Grace's Guide

British Industrial History

Grace's Guide is the leading source of historical information on industry and manufacturing in Britain. This web publication contains 134,028 pages of information and 213,093 images on early companies, their products and the people who designed and built them.

August Wilhelm von Hofmann

From Graces Guide

Jump to: navigation, search

Dr. A. W. Hofmann

8 April 1818 – 5 May 1892 was a German chemist[1] and attended the Royal College of Chemistry. He tutored Frederick Abel.

In Liebig's laboratory at GiessenIn his first research, was on coal-tar and the organic bases in naphtha, as a result he established the nature of aniline. He referred to aniline as his first love. His perception of the analogy between it and ammonia led to his famous work on the amines and ammonium bases and the allied organic phosphorus compounds, while his researches on rosaniline, which he first prepared, formed the first of a series of investigations on colouring matter which ended with quinoline red in 1887.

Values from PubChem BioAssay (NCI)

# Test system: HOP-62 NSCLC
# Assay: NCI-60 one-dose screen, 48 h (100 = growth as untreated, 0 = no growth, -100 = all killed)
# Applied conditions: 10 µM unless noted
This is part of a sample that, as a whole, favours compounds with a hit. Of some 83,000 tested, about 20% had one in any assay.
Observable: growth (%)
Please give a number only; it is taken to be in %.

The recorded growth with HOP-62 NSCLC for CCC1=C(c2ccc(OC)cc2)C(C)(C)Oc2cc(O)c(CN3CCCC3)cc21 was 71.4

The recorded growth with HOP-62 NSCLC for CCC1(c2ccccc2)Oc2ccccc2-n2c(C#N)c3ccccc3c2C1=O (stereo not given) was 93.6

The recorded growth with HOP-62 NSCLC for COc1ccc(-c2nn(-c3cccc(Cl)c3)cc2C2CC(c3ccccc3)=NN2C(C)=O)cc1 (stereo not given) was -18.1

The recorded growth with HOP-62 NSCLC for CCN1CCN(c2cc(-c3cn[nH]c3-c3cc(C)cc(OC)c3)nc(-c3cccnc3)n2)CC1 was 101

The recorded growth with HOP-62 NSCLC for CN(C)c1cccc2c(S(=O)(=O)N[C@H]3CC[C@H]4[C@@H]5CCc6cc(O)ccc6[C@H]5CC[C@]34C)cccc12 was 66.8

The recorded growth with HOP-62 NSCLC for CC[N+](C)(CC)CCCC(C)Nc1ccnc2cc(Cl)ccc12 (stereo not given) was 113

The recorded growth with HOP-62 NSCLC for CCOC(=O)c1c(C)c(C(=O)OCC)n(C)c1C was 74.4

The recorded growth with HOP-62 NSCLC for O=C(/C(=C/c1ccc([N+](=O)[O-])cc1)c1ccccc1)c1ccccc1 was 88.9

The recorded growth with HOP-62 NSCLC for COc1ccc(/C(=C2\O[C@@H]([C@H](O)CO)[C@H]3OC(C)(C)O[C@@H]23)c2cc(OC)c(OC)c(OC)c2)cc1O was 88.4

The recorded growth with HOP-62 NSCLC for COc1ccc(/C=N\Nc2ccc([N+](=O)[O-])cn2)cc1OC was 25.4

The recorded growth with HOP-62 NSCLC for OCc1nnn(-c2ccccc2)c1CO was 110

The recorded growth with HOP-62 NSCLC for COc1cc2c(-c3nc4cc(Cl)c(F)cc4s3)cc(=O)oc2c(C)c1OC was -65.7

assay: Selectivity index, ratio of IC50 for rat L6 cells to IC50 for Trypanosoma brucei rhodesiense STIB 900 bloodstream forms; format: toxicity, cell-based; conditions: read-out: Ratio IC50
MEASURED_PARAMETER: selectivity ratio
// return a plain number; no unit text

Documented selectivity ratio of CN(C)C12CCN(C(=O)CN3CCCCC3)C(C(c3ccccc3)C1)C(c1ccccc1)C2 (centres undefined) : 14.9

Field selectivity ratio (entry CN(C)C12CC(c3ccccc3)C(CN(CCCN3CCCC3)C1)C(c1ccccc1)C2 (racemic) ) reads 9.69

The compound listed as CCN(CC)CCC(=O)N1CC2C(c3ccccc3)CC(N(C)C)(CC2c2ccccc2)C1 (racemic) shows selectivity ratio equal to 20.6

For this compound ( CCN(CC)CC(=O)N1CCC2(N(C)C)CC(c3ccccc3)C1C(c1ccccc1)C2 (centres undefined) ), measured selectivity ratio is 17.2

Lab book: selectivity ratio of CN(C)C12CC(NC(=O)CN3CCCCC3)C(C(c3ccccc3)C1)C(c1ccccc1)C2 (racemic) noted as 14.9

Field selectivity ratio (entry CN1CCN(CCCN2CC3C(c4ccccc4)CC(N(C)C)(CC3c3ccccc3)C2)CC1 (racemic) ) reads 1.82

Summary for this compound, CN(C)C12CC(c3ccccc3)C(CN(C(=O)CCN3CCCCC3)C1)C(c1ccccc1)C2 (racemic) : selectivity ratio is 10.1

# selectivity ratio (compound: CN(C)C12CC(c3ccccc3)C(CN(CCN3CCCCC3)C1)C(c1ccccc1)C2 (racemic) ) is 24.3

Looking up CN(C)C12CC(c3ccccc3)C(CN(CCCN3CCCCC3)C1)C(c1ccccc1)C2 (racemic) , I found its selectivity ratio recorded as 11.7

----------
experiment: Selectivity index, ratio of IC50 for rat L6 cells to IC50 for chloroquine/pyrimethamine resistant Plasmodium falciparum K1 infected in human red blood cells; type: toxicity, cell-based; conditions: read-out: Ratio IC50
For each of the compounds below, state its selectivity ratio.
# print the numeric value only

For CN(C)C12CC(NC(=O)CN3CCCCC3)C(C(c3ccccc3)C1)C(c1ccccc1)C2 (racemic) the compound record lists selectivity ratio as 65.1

He is remembered for the Hofmann rearrangement and Hofmann elimination reaction. He isolated sorbic acid from rowanberries' oil in 1859, a chemical compound that is widely used as a food preservative now.

c 1860 Hofmann was the first to introduce molecular models into public lectures, following the suggestion 5 years earlier (in 1855) by his colleague William Odling that carbon is tetravalent. However, his molecular models were two-dimensional representations of three dimensional molecules, and with the carbon atom smaller in size than the hydrogen.

Hofmann's colour scheme is still in use by some scientists.

1861 - 1863 President of the Chemical Society. [2]

William Henry Perkin was a student of Hofmann's at the Royal College of Chemistry in London, when he discovered the first aniline dye, mauveine.[3], as was John Spiller, another chemist who had a significiant industrial career.

See Also


Sources of Information